OVERVIEW

We develop simulation systems to predict and quantify the potential impact of disruptive interventions within new and existing cities. We place a special emphasis on augmented reality decision support systems (ARDSS) that facilitate non-expert stakeholder collaboration within complex urban environments. Such systems blend hardware, software, human interface design, cloud computation, and variants of so-called big data. "CityScope" is an open source platform for shared, interactive computation.

Contact the Lead Developer: Ira Winder, Research Scientist

 

CityScope FEATURED in White HOuse Report

The President’s Council of Advisors on Science and Technology (PCAST) recently published a report "Technology and the Future of Cities Report to the President"

(read the full blog entry)


RESEARCH HIGHLIGHTS

We're always busy working with partners to bring our prototypes to reality.

TANGIBLE INTERACTIVE MATRIX (TIM)

TIM is a tangible-interactive rapid prototyping environment for matrices of data.  TIM uses an array of optically tagged Lego objects, computer vision, and 3D projection mapping. Users from any background can collaboratively configure the a table.

Contributors: Ira Winder

Areas with poor walkability are colored red while areas with good walkability are colored green.  An isolated residential area scores poorly (left).  However, the same area augmented with a mix of non-residential use performs better (right). Photo: Ira Winder

Areas with poor walkability are colored red while areas with good walkability are colored green.  An isolated residential area scores poorly (left).  However, the same area augmented with a mix of non-residential use performs better (right). Photo: Ira Winder


Pedestrian Simulation (Singapore)

MIT Media Lab working with Singapore Centre for Liveable Cities are jointly developing a new simulation for pedestrian activity in Singapore. The tool demonstrates a new way for agencies to work together and model the relationship between different urban parameters such as land use, mobility, livability, sustainability, and innovation in real-time.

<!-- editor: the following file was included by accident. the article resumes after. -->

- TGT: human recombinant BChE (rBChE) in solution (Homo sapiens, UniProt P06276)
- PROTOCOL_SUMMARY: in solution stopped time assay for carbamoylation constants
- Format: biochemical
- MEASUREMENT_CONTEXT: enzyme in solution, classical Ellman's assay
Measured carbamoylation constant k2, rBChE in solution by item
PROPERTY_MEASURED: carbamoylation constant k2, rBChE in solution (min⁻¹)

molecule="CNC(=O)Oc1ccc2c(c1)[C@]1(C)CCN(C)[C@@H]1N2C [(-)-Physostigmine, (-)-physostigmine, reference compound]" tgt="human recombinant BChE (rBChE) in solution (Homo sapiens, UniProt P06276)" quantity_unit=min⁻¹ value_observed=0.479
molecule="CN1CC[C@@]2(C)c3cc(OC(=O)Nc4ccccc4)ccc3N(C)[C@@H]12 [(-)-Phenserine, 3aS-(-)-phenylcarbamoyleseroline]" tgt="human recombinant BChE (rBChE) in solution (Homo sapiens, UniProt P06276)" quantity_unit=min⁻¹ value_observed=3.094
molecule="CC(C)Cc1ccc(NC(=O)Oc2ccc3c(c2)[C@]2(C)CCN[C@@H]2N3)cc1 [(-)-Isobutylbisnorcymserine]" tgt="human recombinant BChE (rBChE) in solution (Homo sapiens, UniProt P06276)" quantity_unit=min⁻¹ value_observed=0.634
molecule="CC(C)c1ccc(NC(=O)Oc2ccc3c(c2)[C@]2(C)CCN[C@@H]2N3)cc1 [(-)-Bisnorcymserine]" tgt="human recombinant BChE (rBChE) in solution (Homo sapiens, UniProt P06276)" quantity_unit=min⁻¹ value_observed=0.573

A bus stop, represented by two red circles, is not within walking distance of nearby amenities (left).  Amenities placed within walking distance of the bus stop increase simulated pedestrian activity and access to ammenities (right). Photo: Ira Winder

A bus stop, represented by two red circles, is not within walking distance of nearby amenities (left).  Amenities placed within walking distance of the bus stop increase simulated pedestrian activity and access to ammenities (right). Photo: Ira Winder


Last Mile Logistics

Working with MIT Center for Transportation and Logistics, we're developing an executive decision support tool for collaborative computation and visualization of delivery service areas for future logistics services. Logistics experts use the platform to present parametric models in a real-time, changeable environment.  Users manipulate tangible objects representing distribution centers and other spatial parameters. (full description)

Delivery service areas that are more expensive to serve are colored red while areas cheaper to serve are colored green.  Areas further away from a collection of distribution centers are more expensive to serve (left).  A strategically located distribution center significantly reduces the cost of serving deliveries in the area (right). Photos: Ira Winder

Delivery service areas that are more expensive to serve are colored red while areas cheaper to serve are colored green.  Areas further away from a collection of distribution centers are more expensive to serve (left).  A strategically located distribution center significantly reduces the cost of serving deliveries in the area (right). Photos: Ira Winder


STRUCTURE OF COLLABORATION


HAMBURG Collaboration